Interview with John Kawie

John Kawie is a Comedic Performer and Writer who has worked with Bill Maher, Dennis Miller and Howie Mandell to name just a few. After recovering from a recent stroke John has emerged with a new DVD titled “Brain Freeze.” John recently took the time to speak with Movie Mikes about his upcoming DVD release and also what it was like working with Robert DeNiro.

Click here to purchase your copy of “John Kawie: Brain Freeze”

Adam Lawton: What made you decide to get into comedy?
John Kawie: I was in the Aerospace industry for almost 20 yrs. At age 40 I decided that it wasn’t for me anymore and I had to get out. It was at the point where if I didn’t go out on my own the industry was going to make me go. I really hated it. It had been a family business that I got into after college and after my father passed away suddenly I took the company over. I just never wanted to be there and one day left and moved to New York City to pursue stand-up, which I was something I had always loved. Things started to move fairly quickly and I was making my way around to all the popular clubs. I then got a Comedy Central special and shortly after that I had a stroke. This put me on hold for awhile.

AL: How was it working with Bill Maher and Dennis Miller?
JK: It was really great! Bill Maher and I didn’t get to work with personally.  I would send material to him to use. However, I worked with Dennis personally in concert. He was great, just a really nice guy.

AL: Did getting to work with such big names early on in your career help ease your mind as to whether or not getting into comedy was a good idea?
JK: It did. It was validation. I was doing a lot of writing which was very important for me. I wanted what I was doing to be very sharp and smart similar to Dennis but with my own take. I had always looked up to Dennis so it was very helpful getting to work with him.

AL: Can you tell us about your DVD “Brain Freeze”?
JK: I was doing stand up prior to my stroke and then the stroke happened and it was devastating. I did not think that I would ever be doing stand up again. I was going through rehab at the Rusk Institute in New York and had some really great therapist. I wanted to still do stand up somehow. When you have a stroke it’s not just physical but cognitive as well. So during the whole recovery process no one ever said no to me about what I wanted to do which was really helpful. The people at the institute just kept telling me to keep pursuing it. They actually allowed me to tell a joke at the beginning of each session which was really cool. This allowed me a safe place to perform as I worked on a new joke each week. It was really amazing. When I would get the laugh from the others in therapy it gave me that jolt that I always loved. I started writing the show and being funny again which was amazing because I wasn’t funny for so long as a stroke isn’t very funny. I used a lot of my daily experiences and if something happened to me that was a negative I was able to write about it and make it positive. This was really great therapy for me! So I wrote the show as a one man type of Bogosian show. It’s a real roller coaster ride. I do all the characters in the show.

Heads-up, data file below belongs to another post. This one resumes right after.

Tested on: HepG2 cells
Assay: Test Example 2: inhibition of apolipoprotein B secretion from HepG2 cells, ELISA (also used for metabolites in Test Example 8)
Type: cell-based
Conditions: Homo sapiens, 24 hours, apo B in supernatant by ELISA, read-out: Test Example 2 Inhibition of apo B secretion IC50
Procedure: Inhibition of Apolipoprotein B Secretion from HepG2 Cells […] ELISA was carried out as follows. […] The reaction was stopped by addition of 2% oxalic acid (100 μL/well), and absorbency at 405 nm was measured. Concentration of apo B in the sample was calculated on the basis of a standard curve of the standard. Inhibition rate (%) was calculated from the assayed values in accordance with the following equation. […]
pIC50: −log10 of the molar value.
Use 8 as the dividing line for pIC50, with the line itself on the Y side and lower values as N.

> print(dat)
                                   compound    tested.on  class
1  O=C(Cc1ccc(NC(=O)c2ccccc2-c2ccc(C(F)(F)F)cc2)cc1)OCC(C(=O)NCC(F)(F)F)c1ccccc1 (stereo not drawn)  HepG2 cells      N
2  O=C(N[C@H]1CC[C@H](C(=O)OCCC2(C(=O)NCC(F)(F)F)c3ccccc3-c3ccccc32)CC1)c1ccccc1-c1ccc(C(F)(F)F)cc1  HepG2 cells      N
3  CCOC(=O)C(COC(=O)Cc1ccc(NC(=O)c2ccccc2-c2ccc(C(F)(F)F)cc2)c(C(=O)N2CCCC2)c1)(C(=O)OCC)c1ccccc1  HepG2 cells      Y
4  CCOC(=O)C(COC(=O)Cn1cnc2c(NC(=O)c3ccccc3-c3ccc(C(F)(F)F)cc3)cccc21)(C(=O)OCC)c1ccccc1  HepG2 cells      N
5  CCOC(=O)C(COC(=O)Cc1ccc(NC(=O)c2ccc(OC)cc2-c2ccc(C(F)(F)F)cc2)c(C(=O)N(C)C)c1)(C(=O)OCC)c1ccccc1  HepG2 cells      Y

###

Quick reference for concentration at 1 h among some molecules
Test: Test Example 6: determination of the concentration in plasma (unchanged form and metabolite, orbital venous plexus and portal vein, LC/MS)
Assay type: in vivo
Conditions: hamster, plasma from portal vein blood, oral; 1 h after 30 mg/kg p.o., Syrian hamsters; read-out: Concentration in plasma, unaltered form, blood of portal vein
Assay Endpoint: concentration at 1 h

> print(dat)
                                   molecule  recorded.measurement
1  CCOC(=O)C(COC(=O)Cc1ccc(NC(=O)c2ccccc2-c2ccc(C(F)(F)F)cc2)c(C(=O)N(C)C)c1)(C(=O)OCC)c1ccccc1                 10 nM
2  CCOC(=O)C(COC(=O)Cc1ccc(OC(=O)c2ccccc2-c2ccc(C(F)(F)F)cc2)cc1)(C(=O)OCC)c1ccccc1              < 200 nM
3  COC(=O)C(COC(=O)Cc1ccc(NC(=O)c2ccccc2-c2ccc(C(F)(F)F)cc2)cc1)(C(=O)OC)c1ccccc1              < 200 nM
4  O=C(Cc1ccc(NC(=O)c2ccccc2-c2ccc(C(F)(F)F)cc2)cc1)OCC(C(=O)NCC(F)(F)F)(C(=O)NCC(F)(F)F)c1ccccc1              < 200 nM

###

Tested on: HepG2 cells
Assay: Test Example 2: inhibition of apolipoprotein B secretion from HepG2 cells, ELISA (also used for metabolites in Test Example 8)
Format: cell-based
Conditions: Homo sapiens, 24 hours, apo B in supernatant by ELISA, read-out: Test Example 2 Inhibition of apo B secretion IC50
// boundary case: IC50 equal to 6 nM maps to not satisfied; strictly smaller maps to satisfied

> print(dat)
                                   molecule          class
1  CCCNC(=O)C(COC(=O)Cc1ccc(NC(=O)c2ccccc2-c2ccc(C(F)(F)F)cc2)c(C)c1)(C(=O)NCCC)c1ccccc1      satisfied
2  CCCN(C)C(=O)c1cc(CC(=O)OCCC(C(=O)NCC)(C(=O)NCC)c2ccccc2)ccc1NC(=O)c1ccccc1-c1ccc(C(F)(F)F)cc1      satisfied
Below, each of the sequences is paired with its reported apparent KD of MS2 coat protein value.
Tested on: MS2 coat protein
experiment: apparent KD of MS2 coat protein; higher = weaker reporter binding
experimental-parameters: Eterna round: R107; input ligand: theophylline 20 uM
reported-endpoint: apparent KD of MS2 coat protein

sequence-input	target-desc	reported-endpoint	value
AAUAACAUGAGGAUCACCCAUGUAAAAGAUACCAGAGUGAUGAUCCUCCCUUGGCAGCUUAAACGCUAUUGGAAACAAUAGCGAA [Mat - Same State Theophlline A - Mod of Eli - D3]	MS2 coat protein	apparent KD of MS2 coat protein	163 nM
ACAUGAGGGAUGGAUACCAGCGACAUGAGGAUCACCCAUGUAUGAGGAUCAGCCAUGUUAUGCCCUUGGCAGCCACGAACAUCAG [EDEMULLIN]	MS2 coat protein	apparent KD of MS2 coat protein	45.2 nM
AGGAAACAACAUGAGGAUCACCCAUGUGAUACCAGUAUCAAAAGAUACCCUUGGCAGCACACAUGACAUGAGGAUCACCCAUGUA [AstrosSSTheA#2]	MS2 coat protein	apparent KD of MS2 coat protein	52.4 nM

AL: What made you decide to do this type of project?
JK: It mostly all stems from my stroke however I had always wanted to do a one man solo show. Stand up is made up of shorter pieces with set up punch lines. I was getting into people like Spalding Grey prior to my stroke and I really admired their solo shows which took you on ride but still had that humor. I wanted to get away from the club scene and be able to do something more theater based.

AL: During your recovery you had a chance to work with Robert DeNiro can you tell us about that experience?
JK: It was fantastic. Robert is a very nice guy. The film is called “Flawless” and also stars Phil Seymour Hoffman. Robert filmed me during my recovery doing various things such as walking. He was really trying to learn everything he could about a stroke. Robert is amazing in the movie. He did a really good job.

AL: How did that opportunity come about?
JK: I think Joel Schumacher had gone to the Rusk Institute knowing that they had a rehabilitation center in New York.  I think Rusk knew kind of my back ground and suggested me to Joel. They came to me and asked if I wanted to work with Robert and I said of course!

AL: Was it difficult to get back on stage and perform?
JK: It was. I started doing sets again at The Improv after my rehab was done. The owner had me go up on Saturday nights and at first I would go up there and I would forget my material! I would just stand there and people in the audience would just stare at me. It was terrible. I was having just a real tough time getting jokes to land and to make people laugh. I had met with one of my therapists at Rusk and told them about wanting to do the show. She suggested that I contact my acting coach. I called her and she invited me to a workshop. I would write monologues but I couldn’t memorize them. One day after class I called my coach and asked if she had wanted me to drop out. She said of course not you’re just going to have to work differently to memorize your material. She said if you really want to do this show then you’re going to have to find a different way that works for you. I started recording the monologues and playing them over and over until eventually I learned them.

AL: What do you have planned next?
JK: I am working on the book version of “Brain Freeze” right now. I also have had thoughts of making this a movie. As for right now my focus is on the book which is turning out to be very visual. I think this could help with a screen play in the future.

Click here to purchase your copy of “John Kawie: Brain Freeze”

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